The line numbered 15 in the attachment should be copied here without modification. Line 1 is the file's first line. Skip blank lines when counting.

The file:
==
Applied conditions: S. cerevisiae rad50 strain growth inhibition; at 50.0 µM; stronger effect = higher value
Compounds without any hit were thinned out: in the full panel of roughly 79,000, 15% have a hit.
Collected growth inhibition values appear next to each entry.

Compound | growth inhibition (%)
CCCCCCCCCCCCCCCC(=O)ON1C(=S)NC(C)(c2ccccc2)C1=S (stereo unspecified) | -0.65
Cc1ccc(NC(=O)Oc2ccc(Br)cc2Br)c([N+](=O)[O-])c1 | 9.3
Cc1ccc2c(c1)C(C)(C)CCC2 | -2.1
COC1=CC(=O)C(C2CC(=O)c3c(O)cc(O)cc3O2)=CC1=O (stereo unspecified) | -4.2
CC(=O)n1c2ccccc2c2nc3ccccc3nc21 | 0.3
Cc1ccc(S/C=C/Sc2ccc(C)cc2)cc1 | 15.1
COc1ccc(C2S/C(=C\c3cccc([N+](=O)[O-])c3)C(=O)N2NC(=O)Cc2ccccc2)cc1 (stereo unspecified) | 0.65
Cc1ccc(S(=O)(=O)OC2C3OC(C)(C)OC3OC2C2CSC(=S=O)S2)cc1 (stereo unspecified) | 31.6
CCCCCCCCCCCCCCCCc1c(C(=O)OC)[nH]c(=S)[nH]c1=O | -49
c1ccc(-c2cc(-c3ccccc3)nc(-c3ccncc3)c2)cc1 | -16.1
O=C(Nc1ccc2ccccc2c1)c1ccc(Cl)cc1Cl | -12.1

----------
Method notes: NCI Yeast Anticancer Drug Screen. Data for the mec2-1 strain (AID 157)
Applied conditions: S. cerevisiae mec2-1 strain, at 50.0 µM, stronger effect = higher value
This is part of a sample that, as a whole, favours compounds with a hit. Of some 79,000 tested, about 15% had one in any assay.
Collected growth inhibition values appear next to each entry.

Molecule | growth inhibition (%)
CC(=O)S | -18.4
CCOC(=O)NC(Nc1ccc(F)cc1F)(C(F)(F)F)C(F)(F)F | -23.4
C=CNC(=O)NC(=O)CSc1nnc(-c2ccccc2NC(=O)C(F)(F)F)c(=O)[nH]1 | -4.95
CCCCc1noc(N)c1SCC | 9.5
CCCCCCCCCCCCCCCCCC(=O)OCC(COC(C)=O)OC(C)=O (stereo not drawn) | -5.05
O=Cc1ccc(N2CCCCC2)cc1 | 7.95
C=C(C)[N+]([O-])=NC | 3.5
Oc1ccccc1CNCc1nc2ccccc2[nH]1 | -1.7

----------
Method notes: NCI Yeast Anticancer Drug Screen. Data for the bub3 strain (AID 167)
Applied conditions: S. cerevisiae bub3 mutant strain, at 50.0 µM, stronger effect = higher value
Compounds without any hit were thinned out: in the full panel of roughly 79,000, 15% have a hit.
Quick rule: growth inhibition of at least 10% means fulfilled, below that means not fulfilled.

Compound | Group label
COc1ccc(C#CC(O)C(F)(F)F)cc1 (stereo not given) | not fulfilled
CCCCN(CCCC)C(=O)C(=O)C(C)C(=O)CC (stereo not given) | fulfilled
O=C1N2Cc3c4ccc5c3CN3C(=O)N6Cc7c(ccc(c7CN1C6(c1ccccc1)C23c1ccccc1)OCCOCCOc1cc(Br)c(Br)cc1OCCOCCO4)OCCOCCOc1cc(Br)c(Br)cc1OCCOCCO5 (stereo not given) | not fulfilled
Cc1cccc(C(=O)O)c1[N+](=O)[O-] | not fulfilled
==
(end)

O=C(Nc1ccc2ccccc2c1)c1ccc(Cl)cc1Cl | -12.1